Levee Repaired in New Orleans

A week after Hurricane Katrina, engineers plugged the levee break that swamped much of the city and floodwaters began to recede, but along with the good news came the mayor's direst prediction yet: As many as 10,000 dead.

Sheets of metal and repeated helicopter drops of 3,000-pound sandbags along the 17th Street canal leading to Lake Pontchartrain succeeded Monday in plugging a 200-foot-wide gap, and water was being pumped from the canal back into the lake. State officials and the U.S. Army Corps of Engineers say once the canal level is drawn down two feet, Pumping Station 6 can begin pumping water out of the bowl-shaped city.

Some parts of the city already showed slipping floodwaters as the repair neared completion, with the low-lying Ninth Ward dropping more than a foot. In downtown New Orleans, some streets were merely wet rather than swamped.

Monday, September 05, 2005

Latest Update From Aftermath of Katrina

Troops patrolled the streets, rescuers hunted for stragglers and New Orleans looked like a wrecked ghost town yesterday as the evacuation of the city neared completion and the authorities turned to the grim task of collecting bodies in a ghastly landscape awash in numberless corpses.

Defense Secretary Donald Rumsfeld greeted military and rescue officials on Sunday at a medical facility at the New Orleans international airport. In a city riven by violence for a week, there was yet another shootout yesterday. Contractors for the Army Corps of Engineers came under fire as they crossed a bridge to work on a levee, and police escorts shot back, killing three assailants outright and a fourth in a later gunfight, the police said, adding that a fifth suspect had been wounded and captured. There was no explanation for it, only the numbing facts.

The larger picture of death was just as murky. No one could say how many had died in the hurricane or were waiting to be rescued after the city's levees burst. One morgue at the St. Gabriel Prison near New Orleans was expecting 1,000 to 2,000 bodies. Hundreds were missing in nearby Chalmette. In Baton Rouge, state officials said the official Louisiana death toll stood at 59, but most said that thousands was a more realistic figure. More than 125 were known dead in Mississippi.

"I think it's evident it's in the thousands," Michael O. Leavitt, the secretary of health, told CNN on Sunday. Seven days after Hurricane Katrina devastated the Gulf Coast, the New Orleans known as America's vibrant capital of jazz and gala Mardi Gras celebrations was gone. In its place was a partly submerged city of abandoned homes and ruined businesses, of bodies in attics or floating in deserted streets, of misery that had driven most of its nearly 500,000 residents into a diaspora of biblical proportions.

As the effects of the crisis spread across the nation, 20 states have opened their shelters, homes and schools to the refugees. But moving the population of New Orleans to other parts of the country has created overcrowding and strains. In Texas, where nearly half the refugees are jamming stadiums, civic centers and hotels, Gov. Rick Perry said the state's capacity was almost exhausted. Thousands of people were also arriving at Fort Chaffee in Arkansas.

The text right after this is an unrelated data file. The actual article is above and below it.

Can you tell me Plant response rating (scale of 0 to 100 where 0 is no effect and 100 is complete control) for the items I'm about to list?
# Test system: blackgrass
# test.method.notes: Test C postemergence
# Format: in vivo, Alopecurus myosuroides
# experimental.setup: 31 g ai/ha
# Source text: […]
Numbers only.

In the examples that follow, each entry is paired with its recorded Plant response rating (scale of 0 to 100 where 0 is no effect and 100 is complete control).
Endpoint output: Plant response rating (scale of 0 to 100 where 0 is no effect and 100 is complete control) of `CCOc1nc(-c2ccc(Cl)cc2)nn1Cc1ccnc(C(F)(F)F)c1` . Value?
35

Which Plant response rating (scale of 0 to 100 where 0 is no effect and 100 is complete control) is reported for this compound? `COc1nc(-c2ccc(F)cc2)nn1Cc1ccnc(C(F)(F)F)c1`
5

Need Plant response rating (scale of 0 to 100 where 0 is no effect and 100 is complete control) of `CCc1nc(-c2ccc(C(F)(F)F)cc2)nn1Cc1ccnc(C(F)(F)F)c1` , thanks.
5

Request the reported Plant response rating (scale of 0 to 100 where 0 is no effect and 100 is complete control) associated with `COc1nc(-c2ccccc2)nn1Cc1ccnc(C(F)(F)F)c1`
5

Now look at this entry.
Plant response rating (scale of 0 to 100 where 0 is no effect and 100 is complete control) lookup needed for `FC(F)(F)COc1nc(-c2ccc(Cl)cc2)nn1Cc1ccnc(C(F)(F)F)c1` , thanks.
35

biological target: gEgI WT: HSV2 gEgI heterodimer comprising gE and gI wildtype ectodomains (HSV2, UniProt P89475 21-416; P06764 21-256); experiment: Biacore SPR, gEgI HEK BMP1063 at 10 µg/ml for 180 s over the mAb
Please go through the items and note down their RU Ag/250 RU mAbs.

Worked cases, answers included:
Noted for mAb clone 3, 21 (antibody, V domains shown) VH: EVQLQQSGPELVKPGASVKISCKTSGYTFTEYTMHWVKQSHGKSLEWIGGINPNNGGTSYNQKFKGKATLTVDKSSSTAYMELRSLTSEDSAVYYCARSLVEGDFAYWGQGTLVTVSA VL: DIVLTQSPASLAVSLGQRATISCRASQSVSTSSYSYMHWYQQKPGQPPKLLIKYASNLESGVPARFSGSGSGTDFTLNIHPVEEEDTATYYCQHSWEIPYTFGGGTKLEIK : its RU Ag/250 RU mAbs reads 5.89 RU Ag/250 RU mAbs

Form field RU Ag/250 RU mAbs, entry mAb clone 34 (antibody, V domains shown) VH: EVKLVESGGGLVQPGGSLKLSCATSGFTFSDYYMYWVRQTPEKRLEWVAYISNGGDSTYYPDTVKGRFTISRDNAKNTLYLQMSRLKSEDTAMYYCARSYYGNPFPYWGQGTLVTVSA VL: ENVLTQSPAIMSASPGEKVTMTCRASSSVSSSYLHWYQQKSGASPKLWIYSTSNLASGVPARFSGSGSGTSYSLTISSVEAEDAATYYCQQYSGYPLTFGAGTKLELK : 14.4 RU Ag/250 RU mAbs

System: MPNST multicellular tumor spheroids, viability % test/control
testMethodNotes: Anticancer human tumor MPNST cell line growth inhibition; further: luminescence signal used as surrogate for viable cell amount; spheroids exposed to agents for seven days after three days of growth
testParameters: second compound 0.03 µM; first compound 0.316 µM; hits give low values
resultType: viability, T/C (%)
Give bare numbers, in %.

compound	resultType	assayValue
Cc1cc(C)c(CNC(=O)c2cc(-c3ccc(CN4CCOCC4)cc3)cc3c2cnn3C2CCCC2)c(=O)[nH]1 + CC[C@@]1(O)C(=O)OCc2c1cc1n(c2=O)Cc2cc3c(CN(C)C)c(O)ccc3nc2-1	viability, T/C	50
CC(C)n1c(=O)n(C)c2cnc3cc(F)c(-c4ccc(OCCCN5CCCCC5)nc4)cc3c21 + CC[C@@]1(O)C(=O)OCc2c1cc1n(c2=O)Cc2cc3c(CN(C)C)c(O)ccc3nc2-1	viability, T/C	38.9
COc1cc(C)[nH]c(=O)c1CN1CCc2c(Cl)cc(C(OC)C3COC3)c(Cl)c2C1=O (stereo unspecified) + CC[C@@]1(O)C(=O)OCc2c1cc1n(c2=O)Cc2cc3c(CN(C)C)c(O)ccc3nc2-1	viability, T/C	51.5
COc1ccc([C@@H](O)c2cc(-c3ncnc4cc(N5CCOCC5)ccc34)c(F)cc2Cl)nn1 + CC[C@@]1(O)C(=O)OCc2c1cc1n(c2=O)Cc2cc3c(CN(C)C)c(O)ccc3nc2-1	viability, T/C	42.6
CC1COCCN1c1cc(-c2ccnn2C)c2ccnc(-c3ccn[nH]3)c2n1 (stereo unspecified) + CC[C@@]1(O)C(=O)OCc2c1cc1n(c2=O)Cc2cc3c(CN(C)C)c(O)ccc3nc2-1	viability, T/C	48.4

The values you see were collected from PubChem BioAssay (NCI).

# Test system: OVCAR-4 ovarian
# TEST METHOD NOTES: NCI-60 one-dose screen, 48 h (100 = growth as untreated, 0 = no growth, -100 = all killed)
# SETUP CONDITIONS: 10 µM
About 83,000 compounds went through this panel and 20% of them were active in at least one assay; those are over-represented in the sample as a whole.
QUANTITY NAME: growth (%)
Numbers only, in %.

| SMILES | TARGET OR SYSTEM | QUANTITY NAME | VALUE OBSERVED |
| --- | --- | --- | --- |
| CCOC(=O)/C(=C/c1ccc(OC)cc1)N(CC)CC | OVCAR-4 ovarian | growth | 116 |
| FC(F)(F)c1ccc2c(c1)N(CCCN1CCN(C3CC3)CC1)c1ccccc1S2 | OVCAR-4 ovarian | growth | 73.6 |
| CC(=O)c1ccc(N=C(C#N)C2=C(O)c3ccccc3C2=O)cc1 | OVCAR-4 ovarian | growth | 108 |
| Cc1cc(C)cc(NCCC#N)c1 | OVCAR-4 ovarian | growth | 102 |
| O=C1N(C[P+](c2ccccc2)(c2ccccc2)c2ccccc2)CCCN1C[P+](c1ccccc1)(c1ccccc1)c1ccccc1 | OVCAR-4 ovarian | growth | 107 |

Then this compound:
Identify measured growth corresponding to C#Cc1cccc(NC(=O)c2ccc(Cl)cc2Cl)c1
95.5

In Baton Rouge, at two locations, hundreds of people, many carrying umbrellas to protect them from the scorching heat, were lined up for hours waiting for emergency food stamps and other forms of public assistance. And there were no quick solutions. Making New Orleans habitable again was expected to take many months, even a year. Meanwhile, there were holdouts in the city, unknown numbers of people who refused to go. They were being urged to leave for their own safety. Officials warned of an impossible future in a destroyed city without food, water, power or other necessities, only the specter of cholera, typhoid or mosquitoes carrying malaria or the West Nile virus.

As helicopter and boat crews searched flooded neighborhoods for survivors yesterday and officials focused for the first time on finding, collecting and counting the dead, Michael Chertoff, the secretary of homeland security, warned that Americans must brace for some gruesome sights in the days ahead.

"We need to prepare the country for what's coming," Mr. Chertoff said on the "Fox News Sunday" television program. "We are going to uncover people who died hiding in the houses, maybe got caught in the floods. It is going to be as ugly a scene as you can imagine."

Secretary of State Condoleezza Rice and Defense Secretary Donald H. Rumsfeld went to the stricken states yesterday to assess the damage and pledge relief, and President Bush planned another visit to Louisiana and Mississippi today. He flew over the area on Wednesday as he returned to Washington from a vacation at his Texas ranch, and made an inspection tour on Friday.

Saturday, September 03, 2005

Postage Calculations

The media mail rate (Books and Tapes) for sending a 10 pound package to the Houston area is $4.84. Your contributions for postage is most appreciated.

Items for Kids

Suggested Items for Kids:

Crayons/Coloring Books
Writing Paper
DVDs for Children
Construction Paper
Children's Books

Postage Contributions

If you don't want to send cash, go to the post office and purchase stamps and mail them to us so we can use the postage to mail the packages.

DVDs and VHS Tapes Qualify for Media Mail

Don't forget that DVDs and VHS tapes qualify for media mail when sending through the post office.

Friday, September 02, 2005

Mailing Address

To mail books and toys, please mail to the following:

Books and Toys for Katrina Kids
3711 Shamrock W. L-257
Tallahassee,Fl. 32309


For those of you familiar with PayPal, you can send contributions for postage to my PayPal address which is

Books and Toys for Katrina Kids

Hello, I live in Tallahassee, Florida with my wife and my dog Chrissie. I have a son and a daughter that are working for AmeriCorps in Wyoming and Maryland respectively. I wanted to do something to help regarding this tragedy and I think the children are the most vulnerable now. They have been ripped from their homes in such a traumatic way. If we can donate a book or a toy that will help give them some comfort, then that will help in some small way.

I urge you to help in this effort by either sending a toy or book to me or donating money to help with the postage. If you send a book or books, you can send media mail which is very inexpensive. I and my wife(and hopefully others) will do all the boxing, packaging, and mailing. Thanks to all of you that can help!